I don’t drive it as much as I should, so when I had an opportunity to make a little noise with it last week, I took it. After warming up the oil, which took a few miles on the back roads in Medfield, I stopped at a T intersection to open the Speed Box on my phone to check the accuracy of the speedo. There were no cars about when I stopped, but before I was ready to go right, a Prius had pulled up behind me  to also turn right and began to blow the horn. I quickly rolled around the corner onto the shoulder, stopped and let him proceed.  The road was a long straight that goes past the town Transfer Station with plenty of visibility for a speedo test. I got on it through four gears and was closing in on the “battery box” at a relatively high rate of speed. It was a 55 mph zone and he was doing everything he could to exceed it.

I thought for a moment that I should just blow by him to show how a real car goes, but since he seemed to be exceeding 70 mph (probably as fast as it would go), that seemed too easy, so I backed off as we crested a rise in the road. By then I was about 100 yards behind and was the second car to see the Medfield police car up on the left with a radar gun pointed down range. Of course the cruiser lit up the lights and made a U turn as we drove by. Imagine my surprise when he passed me and pulled over the Prius.  I rolled by as quietly as I could, some days things just go right.

The ’72 also delivered a great victory to me in the form of a minor repair. After the Endicott Estate car show (1100 entries, 35 imports ??) I drove home and put the car in the garage. As I closed the driver’s door the latch wouldn’t catch on the second click. Strange, it worked just fine the last 15 years. I thought that I would take the latch out and see if it could be fixed. Also, that window has been hard to roll up and down for years, maybe that could be addressed “while I was there”. To repair or replace the latch, the armrest, door panel, and window frame had to come out first. I discovered that new door latches for a 50 year old car were not available but there were some good used ones on eBay. Sometimes these wear items can be renewed with a new spring, a little cleaning or a little massaging so I dove into the job without a replacement part in hand.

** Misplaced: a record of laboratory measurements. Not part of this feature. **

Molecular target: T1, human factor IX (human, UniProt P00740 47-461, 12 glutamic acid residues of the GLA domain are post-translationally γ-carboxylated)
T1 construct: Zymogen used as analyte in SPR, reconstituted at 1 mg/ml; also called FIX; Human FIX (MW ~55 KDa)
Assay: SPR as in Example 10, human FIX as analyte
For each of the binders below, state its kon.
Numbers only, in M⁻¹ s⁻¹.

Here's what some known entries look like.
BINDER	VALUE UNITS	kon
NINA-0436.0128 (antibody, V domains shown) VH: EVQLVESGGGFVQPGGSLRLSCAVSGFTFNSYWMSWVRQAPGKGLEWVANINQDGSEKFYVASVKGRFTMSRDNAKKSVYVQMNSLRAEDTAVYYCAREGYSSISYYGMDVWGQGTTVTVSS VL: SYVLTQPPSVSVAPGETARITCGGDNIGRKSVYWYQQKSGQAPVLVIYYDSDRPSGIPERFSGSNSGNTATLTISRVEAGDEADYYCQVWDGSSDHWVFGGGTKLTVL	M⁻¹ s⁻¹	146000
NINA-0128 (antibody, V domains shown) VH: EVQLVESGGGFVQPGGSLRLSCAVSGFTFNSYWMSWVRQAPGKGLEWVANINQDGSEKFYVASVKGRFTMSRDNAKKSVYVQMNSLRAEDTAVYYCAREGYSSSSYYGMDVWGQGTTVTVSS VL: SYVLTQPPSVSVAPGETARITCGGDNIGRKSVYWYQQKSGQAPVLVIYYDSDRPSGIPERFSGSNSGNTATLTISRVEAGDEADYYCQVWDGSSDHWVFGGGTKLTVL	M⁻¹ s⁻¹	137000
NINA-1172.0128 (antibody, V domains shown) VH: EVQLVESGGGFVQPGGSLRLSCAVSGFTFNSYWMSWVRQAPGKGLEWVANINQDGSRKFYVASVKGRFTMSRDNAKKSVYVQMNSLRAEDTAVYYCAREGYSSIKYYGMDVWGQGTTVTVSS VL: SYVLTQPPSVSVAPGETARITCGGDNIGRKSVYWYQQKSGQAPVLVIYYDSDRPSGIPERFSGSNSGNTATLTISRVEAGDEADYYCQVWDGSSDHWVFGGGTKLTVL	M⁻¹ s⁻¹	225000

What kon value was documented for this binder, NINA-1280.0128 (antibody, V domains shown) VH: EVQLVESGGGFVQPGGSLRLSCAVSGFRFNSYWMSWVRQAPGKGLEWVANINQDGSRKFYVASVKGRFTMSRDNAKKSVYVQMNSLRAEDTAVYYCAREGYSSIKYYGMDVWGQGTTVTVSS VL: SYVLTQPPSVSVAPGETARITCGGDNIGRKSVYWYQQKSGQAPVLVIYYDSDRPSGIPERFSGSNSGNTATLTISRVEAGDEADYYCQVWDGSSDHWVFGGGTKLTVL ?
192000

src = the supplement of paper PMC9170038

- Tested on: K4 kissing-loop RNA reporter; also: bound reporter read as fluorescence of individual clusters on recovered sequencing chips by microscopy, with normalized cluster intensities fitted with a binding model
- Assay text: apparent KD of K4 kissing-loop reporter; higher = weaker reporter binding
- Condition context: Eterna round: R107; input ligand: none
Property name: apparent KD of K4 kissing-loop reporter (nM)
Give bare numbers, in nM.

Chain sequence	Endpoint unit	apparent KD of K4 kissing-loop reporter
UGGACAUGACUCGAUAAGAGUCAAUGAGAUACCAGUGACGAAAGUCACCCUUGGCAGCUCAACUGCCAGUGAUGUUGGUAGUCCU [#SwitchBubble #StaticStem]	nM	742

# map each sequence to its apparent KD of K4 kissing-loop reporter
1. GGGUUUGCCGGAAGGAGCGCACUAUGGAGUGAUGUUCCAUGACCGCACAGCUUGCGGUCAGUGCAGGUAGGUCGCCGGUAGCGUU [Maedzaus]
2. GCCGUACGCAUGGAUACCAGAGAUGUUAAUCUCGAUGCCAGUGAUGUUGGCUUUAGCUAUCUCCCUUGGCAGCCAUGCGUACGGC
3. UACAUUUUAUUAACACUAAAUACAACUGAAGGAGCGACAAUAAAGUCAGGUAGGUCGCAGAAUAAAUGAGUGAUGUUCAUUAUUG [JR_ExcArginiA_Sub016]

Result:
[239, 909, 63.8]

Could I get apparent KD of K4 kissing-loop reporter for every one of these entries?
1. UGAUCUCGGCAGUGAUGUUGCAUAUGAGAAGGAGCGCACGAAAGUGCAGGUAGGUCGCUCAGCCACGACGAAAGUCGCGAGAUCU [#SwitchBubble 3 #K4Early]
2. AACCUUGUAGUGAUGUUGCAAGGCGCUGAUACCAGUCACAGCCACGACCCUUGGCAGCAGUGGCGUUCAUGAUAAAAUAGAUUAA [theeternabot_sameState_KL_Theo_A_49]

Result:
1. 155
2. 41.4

I have the luxury of having more than one car available so if a job doesn’t get finished the same day, it’s not a big deal. Years ago when the only car we had was needed to get to work every day, a job wasn’t started unless all the parts needed were on hand. Sure enough, the shaft on the latch itself was worn so badly that it wouldn’t hold it straight  enough to keep the door closed tight. So it was back to eBay  to buy a used one on the left coast. The garage light went off for the night with tools and parts all over the floor. With the kids well out of the house, everything is always exactly where I left it when I get back to the job.

KTF

Related Posts

Leave a Reply

Skip to toolbar